LOS ANGELES — Possibly the most bitterly caustic presidential campaign in U.S. history will be decided Nov. 8 when voters go to the polls to choose between Democrat Hillary Clinton and Republican Donald Trump.
State Attorney General Kamala Harris is trying to become the second African-American woman to serve in the U.S. Senate as she faces Democratic rival Loretta Sanchez, an Orange County congresswoman.
Those are the top two races on the ballot that also includes 17 state propositions, two county ballot measures and four Los Angeles City ballot measures.
In the Senate race, Harris ran first among a slate of 34 candidates in the June primary seeking to replace Sen. Barbara Boxer, who announced last year she would not seek re-election.
Harris captured 40.3 percent of the vote statewide, while Sanchez received 18.5 percent of the vote. It is the first time Democrats will face each other in November in a U.S. Senate race under the state’s top-two primary rules that pit the top two vote-getters in the primary election against each other in the November general election no matter their party affiliation.
It will be the first time Republicans will not have a candidate for U.S. Senate on the ballot since the 17th Amendment to the Constitution was approved in 1913, calling for the popular election of senators instead of allowing state legislatures to appoint them.
In other races covering Hollywood and West Hollywood, U.S. Rep. Adam Schiff will face Lenore Solis in the 28th Congressional District, which covers Hollywood and West Hollywood. Schiff received 70.5 percent of the vote in the primary; Solis received 18.74 percent.
In the 50th Assembly District, Democratic incumbent Richard Bloom will face Matthew Gene Craffey. The district includes Malibu, Santa Monica, West Hollywood, Hollywood and part of West Los Angeles.
The county ballot measures are Measure A and Measure M.
Measure A would add a tax of 1.5 cents per square foot of improved property to replace expiring funding for parks and playgrounds, anti-gang efforts, senior and recreation centers, safe drinking water, protection for beaches and rivers and preserving natural areas and open spaces.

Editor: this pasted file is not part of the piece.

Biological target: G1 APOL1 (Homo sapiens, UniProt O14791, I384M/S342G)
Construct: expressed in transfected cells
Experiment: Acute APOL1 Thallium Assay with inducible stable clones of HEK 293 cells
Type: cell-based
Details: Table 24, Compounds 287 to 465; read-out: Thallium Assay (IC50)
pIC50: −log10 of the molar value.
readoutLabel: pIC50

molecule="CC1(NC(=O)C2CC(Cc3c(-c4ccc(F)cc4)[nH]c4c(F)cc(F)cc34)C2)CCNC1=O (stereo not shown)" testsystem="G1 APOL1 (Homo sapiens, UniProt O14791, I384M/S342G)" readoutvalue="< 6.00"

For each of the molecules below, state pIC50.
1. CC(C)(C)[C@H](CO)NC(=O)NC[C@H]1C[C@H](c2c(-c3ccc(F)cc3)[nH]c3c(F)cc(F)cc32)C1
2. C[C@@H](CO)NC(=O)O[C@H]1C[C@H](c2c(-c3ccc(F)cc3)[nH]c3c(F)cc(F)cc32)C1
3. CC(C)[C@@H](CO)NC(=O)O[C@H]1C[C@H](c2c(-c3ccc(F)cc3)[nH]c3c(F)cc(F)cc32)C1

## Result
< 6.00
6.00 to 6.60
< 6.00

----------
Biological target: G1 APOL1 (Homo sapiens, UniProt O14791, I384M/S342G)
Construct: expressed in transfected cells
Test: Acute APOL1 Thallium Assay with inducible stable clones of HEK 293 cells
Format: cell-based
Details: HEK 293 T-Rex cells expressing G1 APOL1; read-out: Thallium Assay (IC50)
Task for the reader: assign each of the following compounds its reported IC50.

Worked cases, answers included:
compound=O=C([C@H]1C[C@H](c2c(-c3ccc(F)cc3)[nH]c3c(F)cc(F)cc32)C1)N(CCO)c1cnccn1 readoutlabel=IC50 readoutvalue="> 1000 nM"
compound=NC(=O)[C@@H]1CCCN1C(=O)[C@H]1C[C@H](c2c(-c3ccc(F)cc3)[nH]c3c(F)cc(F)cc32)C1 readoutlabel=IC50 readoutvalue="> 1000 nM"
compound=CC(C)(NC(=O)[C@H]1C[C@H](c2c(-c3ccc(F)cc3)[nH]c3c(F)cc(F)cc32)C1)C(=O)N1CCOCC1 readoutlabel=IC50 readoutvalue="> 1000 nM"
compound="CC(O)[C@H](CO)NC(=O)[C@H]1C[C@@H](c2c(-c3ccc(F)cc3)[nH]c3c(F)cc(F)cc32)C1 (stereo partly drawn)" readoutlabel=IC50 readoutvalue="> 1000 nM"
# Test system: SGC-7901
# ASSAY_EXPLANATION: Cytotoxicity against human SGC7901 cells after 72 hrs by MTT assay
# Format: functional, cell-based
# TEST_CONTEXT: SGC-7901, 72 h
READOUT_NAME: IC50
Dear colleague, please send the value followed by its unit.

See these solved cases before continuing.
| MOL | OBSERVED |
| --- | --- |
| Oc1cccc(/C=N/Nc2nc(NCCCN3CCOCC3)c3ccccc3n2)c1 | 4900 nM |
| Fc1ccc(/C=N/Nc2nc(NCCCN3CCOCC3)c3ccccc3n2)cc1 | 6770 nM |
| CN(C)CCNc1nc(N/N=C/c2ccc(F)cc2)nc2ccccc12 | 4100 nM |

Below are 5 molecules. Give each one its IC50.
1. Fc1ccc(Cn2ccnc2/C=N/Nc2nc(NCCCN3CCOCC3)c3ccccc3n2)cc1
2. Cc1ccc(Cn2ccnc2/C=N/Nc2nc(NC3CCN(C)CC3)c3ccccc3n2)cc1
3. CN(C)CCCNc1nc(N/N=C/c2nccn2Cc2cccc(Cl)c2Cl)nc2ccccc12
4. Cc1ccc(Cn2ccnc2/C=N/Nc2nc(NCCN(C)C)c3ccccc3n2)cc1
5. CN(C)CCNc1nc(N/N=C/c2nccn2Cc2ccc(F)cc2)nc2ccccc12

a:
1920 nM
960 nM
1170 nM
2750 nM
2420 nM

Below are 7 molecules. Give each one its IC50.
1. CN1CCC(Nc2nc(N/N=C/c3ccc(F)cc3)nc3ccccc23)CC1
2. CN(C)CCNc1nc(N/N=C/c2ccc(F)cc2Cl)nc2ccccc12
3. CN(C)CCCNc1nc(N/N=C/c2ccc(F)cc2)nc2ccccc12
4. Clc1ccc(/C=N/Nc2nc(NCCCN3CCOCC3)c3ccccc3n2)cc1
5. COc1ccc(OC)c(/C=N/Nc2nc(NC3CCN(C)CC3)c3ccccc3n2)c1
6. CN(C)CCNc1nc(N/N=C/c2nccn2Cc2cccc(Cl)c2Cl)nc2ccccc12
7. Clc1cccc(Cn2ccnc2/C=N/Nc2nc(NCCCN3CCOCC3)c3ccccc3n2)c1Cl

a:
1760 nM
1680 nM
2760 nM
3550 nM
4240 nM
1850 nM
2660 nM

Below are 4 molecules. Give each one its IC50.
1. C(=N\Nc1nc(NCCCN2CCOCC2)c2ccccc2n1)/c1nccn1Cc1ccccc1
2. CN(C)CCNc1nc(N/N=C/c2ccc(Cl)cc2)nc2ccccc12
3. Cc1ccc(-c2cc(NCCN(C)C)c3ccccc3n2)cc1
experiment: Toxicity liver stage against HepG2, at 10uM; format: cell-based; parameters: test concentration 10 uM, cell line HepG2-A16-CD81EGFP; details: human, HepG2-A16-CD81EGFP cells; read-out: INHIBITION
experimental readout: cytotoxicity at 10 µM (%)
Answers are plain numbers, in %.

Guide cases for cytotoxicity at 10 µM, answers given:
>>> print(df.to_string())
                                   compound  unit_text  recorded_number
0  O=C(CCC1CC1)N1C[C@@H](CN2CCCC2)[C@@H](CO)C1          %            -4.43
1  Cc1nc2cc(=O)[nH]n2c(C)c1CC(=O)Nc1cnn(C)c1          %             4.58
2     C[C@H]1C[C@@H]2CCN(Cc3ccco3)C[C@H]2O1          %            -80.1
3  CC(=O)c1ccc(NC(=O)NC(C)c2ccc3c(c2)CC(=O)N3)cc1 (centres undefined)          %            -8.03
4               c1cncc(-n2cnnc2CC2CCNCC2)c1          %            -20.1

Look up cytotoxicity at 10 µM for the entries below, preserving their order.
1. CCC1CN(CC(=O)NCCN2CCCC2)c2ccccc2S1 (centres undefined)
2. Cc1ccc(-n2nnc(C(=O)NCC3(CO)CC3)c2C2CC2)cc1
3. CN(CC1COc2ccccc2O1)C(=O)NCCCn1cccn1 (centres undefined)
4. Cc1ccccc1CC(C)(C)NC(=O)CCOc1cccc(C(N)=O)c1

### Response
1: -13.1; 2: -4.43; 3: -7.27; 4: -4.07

Measure M would add a half-cent sales tax and continue an existing half-cent traffic relief tax until voters decide to end it, to fund a variety of traffic upkeep and improvement projects including expanding rail/subway/bus systems, street repairs and earthquake retrofitting.
Both measures require two-thirds of the vote for approval.
The Los Angeles city ballot measures include:
• Measure HHH, which would authorize the city to issue up to $1.2 billion in bonds to buy, build or remodel facilities to provide housing and services for the homeless. The bonds would be paid for with an increase in property taxes. Expenditures would be monitored by a citizens oversight committee and an administrative oversight committee, and a financial audit would be conducted annually. The measure requires two-thirds of the vote for approval.
• Measure JJJ, which would require certain residential projects of 10 or more units seeking general plan amendments or zoning changes to provide affordable housing and meet training, local hiring and wage requirements, limit the city’s ability to deny amendments for projects that meet those requirements, require the city to ensure that community plan changes do not reduce the capacity for affordable housing units, and create a new affordable housing incentive program for developments near major transit stops.
• Measure RRR, which would amend the City Charter to expand the Department of Water and Power board from five to seven members, add qualification requirements, stipends and removal protection, double the minimum budget for the Office of Public Accountability, allow the council and mayor to reappoint the Office of Public Accountability executive director for an additional term, require the DWP to provide a four-year strategic plan for council and mayoral approval, establish a DWP analyst office, expand the board’s contracting authority, and require monthly billing by 2020.
• And Measure SSS, which would enroll all new airport peace officers in Tier 6 of the Los Angeles Fire and Police Pensions Plan, allow current airport peace officers to enroll at their own expense, and allow new airport police chiefs to enroll in the Los Angeles City Employees Retirement System.
Voters can vote early at six locations around Los Angeles County.
The county Registrar of Voters office in Norwalk offers early voting Monday through Friday from 8 a.m. to 5 p.m. and on Saturday and Sunday from 8 a.m. to 4 p.m.
Weekend early voter locations include the North Hollywood Regional Library and West Los Angeles College in Culver City.
More than 7,700 voters cast ballots during the first weekend of early voting Oct. 29 and 30.
Polls are open from 7 a.m. to 8 p.m. on Election Day.
Polling places are listed on the back of the sample ballot registered voters received in the mail. They also can be found by visiting www.lavote.net or calling (800) 815-2666.
For information on the 17 statewide propositions, visit www.laindependent.com.